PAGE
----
Supreme Court hears case involving IRS taxation of UNREALIZED gains, meaning you’d have to pay more taxes every time an unsold asset gains value

Facebook
Twitter
LinkedIn

via naturalnews:

There is a case before the Supreme Court right now that, depending on the direction it takes, could allow the Internal Revenue Service (IRS) to begin taxing unrealized capital gains in addition to realized capital gains.

Moore v. the United States technically deals with a different issue involving a couple that was taxed by the IRS for unrealized gains overseas. It could, however, end up affecting all Americans with a new precedent being set for unrealized gains taxation.

“This could have the biggest fiscal policy effects of any court decision in the modern era,” commented Matt Gardner from the Institute on Taxation and Economic Policy (ITEP).

Last week, Gardner’s ITEP colleague Steve Wamhoff also commented that Moore v. the United States “could become the most important tax case of the century,” warning that a “broad ruling could destabilize the tax system, enrich many profitable corporations and widen existing economic and racial inequalities.”

“Entire sections of the tax code are unconstitutional if this is unconstitutional,” says Sen. Ron Wyden (D-Ore.), who along with Sen. Elizabeth Warren (D-Mass.) is seeking to impose new wealth taxes on greedy billionaires like Jeff Bezos and Elon Musk.

“I can’t imagine the Supreme Court wants to give the wealthiest people on earth billions in tax cuts, particularly at a time when so many Americans are losing faith in the Supreme Court.”

(Related: Learn more about the Supreme Court case and what it means for you and your family in terms of unrealized “paper” gains on assets.)

 

America ruled by massive taxation without representation

The case arises from Donald Trump’s 2017 tax “reform” agenda, which included a one-time “Mandatory Repatriation Tax,” or MRT, on U.S. taxpayers with retained earnings from their holdings in foreign corporations. Large corporations like Apple and Microsoft bear the biggest tax load from MRT, but so do individuals who own more than 10 percent of a foreign corporation.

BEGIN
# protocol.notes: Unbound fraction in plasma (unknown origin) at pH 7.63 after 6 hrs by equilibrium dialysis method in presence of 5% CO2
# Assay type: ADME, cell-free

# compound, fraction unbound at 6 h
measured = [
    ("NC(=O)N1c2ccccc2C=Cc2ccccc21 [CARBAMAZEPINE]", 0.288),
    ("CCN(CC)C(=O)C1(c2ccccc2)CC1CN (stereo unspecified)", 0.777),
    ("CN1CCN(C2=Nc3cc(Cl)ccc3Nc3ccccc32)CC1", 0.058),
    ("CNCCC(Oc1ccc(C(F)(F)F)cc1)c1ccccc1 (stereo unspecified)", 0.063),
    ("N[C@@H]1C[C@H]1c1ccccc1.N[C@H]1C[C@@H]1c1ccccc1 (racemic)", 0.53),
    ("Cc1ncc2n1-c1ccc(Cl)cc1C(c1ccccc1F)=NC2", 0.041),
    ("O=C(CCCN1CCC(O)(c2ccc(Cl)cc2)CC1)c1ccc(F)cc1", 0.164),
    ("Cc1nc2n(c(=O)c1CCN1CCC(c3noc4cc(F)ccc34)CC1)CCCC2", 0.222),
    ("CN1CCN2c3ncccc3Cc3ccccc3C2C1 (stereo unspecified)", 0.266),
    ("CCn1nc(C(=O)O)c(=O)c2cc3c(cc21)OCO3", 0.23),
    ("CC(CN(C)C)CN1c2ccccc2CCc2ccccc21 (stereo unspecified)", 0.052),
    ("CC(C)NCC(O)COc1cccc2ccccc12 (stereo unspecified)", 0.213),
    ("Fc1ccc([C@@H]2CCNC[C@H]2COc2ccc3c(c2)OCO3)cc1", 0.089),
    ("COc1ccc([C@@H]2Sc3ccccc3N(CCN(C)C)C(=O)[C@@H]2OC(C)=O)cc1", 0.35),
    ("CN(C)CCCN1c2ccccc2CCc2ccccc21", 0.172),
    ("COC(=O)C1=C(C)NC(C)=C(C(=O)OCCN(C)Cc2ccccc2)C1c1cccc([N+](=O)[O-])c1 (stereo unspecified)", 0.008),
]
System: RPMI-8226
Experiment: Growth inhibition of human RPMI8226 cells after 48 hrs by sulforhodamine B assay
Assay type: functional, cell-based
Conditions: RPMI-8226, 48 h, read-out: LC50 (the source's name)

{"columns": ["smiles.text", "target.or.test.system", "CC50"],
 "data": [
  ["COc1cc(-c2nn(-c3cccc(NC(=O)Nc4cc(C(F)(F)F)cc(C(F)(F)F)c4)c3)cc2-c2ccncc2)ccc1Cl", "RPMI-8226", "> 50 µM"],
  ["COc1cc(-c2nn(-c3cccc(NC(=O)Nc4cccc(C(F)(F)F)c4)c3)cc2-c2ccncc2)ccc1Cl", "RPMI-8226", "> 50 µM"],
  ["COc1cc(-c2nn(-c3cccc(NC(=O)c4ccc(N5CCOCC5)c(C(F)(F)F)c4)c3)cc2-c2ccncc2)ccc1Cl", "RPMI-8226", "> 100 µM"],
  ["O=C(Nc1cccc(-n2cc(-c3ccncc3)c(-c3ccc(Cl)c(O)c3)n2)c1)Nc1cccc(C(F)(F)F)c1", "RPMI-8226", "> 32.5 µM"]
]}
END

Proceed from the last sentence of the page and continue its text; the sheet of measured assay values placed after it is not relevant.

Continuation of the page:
The case itself centers around Charles and Kathleen Moore, who invested in an India-based company that is non-taxable in the U.S. The Moores were charged $14,279 under the MRT, though, which prompted them to sue the U.S. government in pursuit of a refund.

The Moores’ argument is that the MRT is unconstitutional because income must first be “realized” before it can be taxed. The case is backed by right-wing legal organizations like the Koch brood’s Americans for Tax Reform and the U.S. Chamber of Commerce.

“If the Court finds the MRT unconstitutional, it could cost the U.S. government an estimated $338 billion in lost revenue, further increasing annual deficits and the nation’s overall debt,” reports Common Dreams.

“Indeed experts estimate a sweeping ruling in the Moore’s favor could cost the government trillions over the next decade.”

Again, depending on the direction the case takes, it could undermine the effort by Sens. Warren and Wyden to hold greedy billionaires accountable by making them pay their fair share of taxes.

“Suffice it to say that the issue dates back to the original 1789 Constitution which states that ‘direct taxes’ must be ‘apportioned among the several states,’” Common Dreams further reports about the case.

“Historically, this was a sop to slave-owning states who could count slaves as 3/5 of a person when calculating how much money could be raised from each state. In the 19th century, The Supreme Court held that income taxes were unconstitutional unless equally apportioned among each state which was practically impossible.”

“In response, the 16th Amendment was enacted in 1909 providing that Congress may tax ‘income’ from ‘whatever source derived.’ The 16th Amendment did not define ‘income’ or ‘source.’”

More of the latest news about the takedown of America by corrupt, greedy globalists can be found at Globalism.news.

Sources for this article include:

CommonDreams.org

Rsmus.com

NaturalNews.com

 

Source link